Victory for Pierre Poilievre’s Conservative leadership looms in Quebec’s election campaign

Coalition Avenir Québec leader Francois Legault greets a supporter during an election stopover in Saint-Jérôme, Que., Sept. 10.Graham Hughes/The Canadian Press

Federal politics slid into Quebec’s provincial election campaign on Sunday as the province’s political leaders faced questions about Pierre Poilievre’s status as the new leader of the Conservative Party of Canada.

The Ontario MP won a landslide victory in the party leadership race, with officials announcing on Saturday that he had received nearly 70% of the vote in the first round of voting.

Poilievre addressed Quebecers during his victory speech, speaking of his attachment to the French language and saying that “the Quebec nation is resisting awakening,” after calling Prime Minister Justin Trudeau’s Liberal government “woke.”

Quebec party leaders have offered differing opinions on the new Conservative leader on Day 15 of the provincial campaign.

Quebec Liberal Leader Dominique Anglade congratulated Poilievre on his victory and welcomed the discussion on Quebec’s needs and respect for its jurisdiction. But she remained cautious about the importance of the new Conservative leader and the positions he defends.

Asked about the revival, Anglade said such comments only serve to divide.

“Every time we put tags on everyone, we are dividing Quebecers, and we don’t need that,” Anglade said after announcing free public transit for students and retirees in Laval, Aug. north of Montreal.

Coalition Avenir Québec leader Francois Legault delivered a fiery campaign speech to party faithful in Drummondville, Que., calling on party members not to take anything for granted with three weeks to go until the election of October 3.

Legault made no announcement on Sunday and deflected all questions on Poilievre, telling reporters he would continue to defend Quebec’s interests and was focused on the provincial campaign.

“If I am elected on October 3, I will start watching his program,” Legault said of the new Conservative leader.

In Saguenay, Que., Quebec solidaire co-spokesperson Gabriel Nadeau-Dubois, who was called “woke” by Legault during an exchange last year, said the federal Conservatives had chosen a Trumpist candidate, referring to former US President Donald Trump.

“I find that disturbing,” he said, noting that Legault — who was prime minister at the time — called on Quebecers to support the Conservatives during the last federal election campaign.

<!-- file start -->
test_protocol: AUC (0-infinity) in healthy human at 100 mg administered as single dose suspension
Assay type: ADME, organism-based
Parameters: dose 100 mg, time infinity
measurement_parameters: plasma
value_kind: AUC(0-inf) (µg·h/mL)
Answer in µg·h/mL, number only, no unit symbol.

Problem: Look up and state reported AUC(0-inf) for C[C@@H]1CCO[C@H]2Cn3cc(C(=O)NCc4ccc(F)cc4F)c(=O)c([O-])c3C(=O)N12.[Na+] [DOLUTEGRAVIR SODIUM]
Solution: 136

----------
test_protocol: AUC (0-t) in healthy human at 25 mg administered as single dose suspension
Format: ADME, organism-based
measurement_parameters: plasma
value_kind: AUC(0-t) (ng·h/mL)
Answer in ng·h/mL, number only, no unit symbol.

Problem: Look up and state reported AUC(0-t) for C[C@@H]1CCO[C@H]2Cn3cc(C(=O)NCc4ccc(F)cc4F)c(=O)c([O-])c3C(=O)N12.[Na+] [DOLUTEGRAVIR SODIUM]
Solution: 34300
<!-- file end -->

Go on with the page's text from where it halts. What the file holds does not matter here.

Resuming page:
Parti Québécois leader Paul St-Pierre Plamondon said Poilievre’s victory would make many voters think about their place in a Trudeau-Poilievre equation at the federal level, adding that his victory could be a boon to the sovereignty cause. .

Speaking in Rouyn-Noranda, northwest of Montreal, St-Pierre Plamondon pledged to increase funding for community clinics by $500 million, particularly in rural areas that need access to better care.

He wouldn’t comment when asked if he shared Poilievre’s view on revival.

“The word awakening is not mine, it is his. The problem with this word, it includes everything and nothing. What exactly does that mean?” St-Pierre Plamondon, noting that there were many differences between Quebec and other Canadian provinces when it came to freedom of speech, religion and citizenship.

Poilievre won the party leadership with 68.15%, compared to his main rival, former Quebec Premier Jean Charest, who won just 16.07%. By winning the Conservative leadership, Poilievre also won 72 of the province’s 78 ridings.

The victory raised questions during the election campaign about whether it could give the Conservative Party of Quebec a boost.

Quebec Conservative Leader Eric Duhaime praised Poilievre, whom he has known for many years. He said Poilievre was more open to the LNG-Quebec natural gas project, a $14 billion initiative rejected by the Legault government earlier this year that Duhaime’s party wants to see go ahead.

Duhaime, who has made agriculture-related announcements south of Quebec, suggested the new Conservative leader could also offer a more attentive ear than the Liberals and New Democrats on the repatriation of immigration powers to the province.

With files from Caroline Plante, Stéphane Rolland, Frédéric Lacroix-Couture and Patrice Bergeron.

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